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Boxing Day: ageing Black-necked Grebe

25 December. Boxing Day! Rinse and I don't need much time to think when were asked to ring a few birds in bird hospital De Wulp. The star of the day is a Black-necked Grebe.

The poor bird has been bitten in the neck by something, probably a dog. It's recovering fast, but it still needs some time before it can be released. But leave that to the ladies!

Ageing is based on two features. The pale orange iris indicates a young bird; I'd expect a more reddish iris in an adult (see here).

More importantly are the juvenile scapulars, that are obviously still brown instead of black. So yes, this is a young bird (1 cy). Apparently this is only the 14th Black-necked Grebe ever to be ringed in the Netherlands.

It reminded me of the Slavonian Grebe we ringed here back in 2013. Ageing works the same way as in Black-necked. This bird had a red iris, but this was in February - nearly three months later.

There wasn't much contrast in the wing of today's Black-necked:

But brown, juvenile feathers (e.g. the greater coverts) were found in the wing of the Slavonian at the time:

So this too was a 1st winter. I remember it was in great shape: it only got disorientated by lights during the night and therefore ended up at the wrong place (it flew into a building and couldn't get out). It was released straight after the health check: there was no need to keep it inside any longer.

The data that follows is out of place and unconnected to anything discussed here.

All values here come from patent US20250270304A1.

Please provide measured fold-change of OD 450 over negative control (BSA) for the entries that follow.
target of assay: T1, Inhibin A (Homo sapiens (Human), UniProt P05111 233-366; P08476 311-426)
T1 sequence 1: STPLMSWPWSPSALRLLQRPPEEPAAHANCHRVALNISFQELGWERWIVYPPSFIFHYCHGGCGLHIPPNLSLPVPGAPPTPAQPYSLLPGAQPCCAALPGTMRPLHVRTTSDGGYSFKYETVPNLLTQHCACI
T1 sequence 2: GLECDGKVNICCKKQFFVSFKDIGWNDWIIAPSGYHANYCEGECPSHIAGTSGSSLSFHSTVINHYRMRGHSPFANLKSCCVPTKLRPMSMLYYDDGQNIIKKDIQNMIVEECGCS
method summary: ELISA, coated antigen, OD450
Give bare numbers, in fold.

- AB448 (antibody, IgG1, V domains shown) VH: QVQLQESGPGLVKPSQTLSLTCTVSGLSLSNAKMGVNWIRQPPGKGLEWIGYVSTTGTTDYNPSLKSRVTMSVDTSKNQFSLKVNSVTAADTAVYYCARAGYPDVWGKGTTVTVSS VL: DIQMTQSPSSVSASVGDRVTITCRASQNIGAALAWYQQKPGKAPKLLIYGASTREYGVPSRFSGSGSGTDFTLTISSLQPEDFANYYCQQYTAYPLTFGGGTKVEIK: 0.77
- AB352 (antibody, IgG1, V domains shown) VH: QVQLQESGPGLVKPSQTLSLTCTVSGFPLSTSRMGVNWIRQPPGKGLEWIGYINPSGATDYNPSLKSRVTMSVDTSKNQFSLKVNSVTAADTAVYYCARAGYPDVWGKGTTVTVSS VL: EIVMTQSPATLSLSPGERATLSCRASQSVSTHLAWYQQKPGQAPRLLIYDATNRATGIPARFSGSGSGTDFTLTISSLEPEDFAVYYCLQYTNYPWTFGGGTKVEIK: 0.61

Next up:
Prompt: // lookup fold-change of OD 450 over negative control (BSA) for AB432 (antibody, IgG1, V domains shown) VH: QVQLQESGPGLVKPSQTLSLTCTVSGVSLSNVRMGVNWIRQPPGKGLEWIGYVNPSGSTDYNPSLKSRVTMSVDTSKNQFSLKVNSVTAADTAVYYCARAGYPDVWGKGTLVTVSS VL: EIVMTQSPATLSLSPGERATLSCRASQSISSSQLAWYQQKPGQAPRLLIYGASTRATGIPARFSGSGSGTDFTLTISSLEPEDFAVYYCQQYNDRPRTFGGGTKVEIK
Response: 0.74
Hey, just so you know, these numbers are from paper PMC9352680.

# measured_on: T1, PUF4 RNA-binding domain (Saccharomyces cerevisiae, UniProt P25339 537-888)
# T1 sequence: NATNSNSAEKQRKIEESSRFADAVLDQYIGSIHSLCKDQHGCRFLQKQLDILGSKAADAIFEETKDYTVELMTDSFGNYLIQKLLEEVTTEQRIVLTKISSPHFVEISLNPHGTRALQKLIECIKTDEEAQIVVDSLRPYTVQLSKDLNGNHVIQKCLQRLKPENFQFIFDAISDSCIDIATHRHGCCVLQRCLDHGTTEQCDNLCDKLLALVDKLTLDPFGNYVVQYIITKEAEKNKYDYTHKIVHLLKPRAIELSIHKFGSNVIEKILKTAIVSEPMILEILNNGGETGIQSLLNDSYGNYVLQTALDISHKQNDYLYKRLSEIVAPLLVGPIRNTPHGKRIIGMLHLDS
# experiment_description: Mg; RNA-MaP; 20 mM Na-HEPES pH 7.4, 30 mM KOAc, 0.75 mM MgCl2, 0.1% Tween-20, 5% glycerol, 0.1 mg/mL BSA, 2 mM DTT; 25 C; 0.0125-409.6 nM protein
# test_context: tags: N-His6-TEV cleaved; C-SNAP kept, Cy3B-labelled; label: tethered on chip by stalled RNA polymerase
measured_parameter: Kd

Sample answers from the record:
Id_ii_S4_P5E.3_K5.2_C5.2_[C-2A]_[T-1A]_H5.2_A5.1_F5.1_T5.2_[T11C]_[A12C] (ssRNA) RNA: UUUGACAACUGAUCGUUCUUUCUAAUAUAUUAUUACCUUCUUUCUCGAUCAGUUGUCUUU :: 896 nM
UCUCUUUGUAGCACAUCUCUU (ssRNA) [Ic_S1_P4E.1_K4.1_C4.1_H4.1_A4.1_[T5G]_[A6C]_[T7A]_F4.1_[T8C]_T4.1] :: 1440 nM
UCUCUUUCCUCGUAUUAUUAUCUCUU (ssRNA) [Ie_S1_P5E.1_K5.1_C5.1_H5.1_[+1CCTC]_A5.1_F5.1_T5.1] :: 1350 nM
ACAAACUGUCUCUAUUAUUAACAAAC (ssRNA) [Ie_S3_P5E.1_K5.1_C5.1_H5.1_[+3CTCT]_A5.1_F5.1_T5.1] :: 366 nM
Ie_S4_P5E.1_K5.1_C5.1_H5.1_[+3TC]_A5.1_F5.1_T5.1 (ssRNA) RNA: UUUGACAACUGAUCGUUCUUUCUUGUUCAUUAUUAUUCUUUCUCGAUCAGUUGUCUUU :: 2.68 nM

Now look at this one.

After we ringed the brebe, it became clear only star birds were available, with Guillemot, Razorbill and Kingfisher also ringed. And a lovely Red-throated Loon that frequently uttered a wailing alarm call. Rinse knew this call from the nesting sites in the arctic, but at least it did manage to impress me:

#BlackneckedGrebe #RedthroatedLoon

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Little Bunting
The most interesting thing about this chapter is the sexing of birds. This could be done on the basis of lateral crown stripe: a new feature for me. Because of overlap between adult females and young males, birds should first be aged. The authors emphasize that this is their vision, and not necessarily the final answer to this matter. I found one in the field in October (Figure 4-5) of which I took reasonable pictures. The very rounded tail feathers look adult, as do the tertials and large coverts. The lateral crown stripe appears to be jet black and is separated from other feathers, such as the greyer back of the head. The orange-red crown stripe really stands out. Conclusion: according to this book this must be an adult male! The deep brown-red cheek - a variable feature according to this book - also fits that. So it works then? Well… how useful this really is, remains the question: based on this book I would label two "females" in Shirihai & Svensson (p546 both top right and bottom right) as males! The caption of one of these even mentions "safely identified as a female" because it has a relatively dull plumage for an adult bird. But is also has a jet black, strongly separated lateral crown stripe! The bird at the bottom right even has a pretty deeply coloured cheek, which I would be happy to call a male. Is this due to different insights, and if so, who should I believe? Or am I not interpreting this correctly? In any case, it is fascinating!

© 2018 by Vincent van der Spek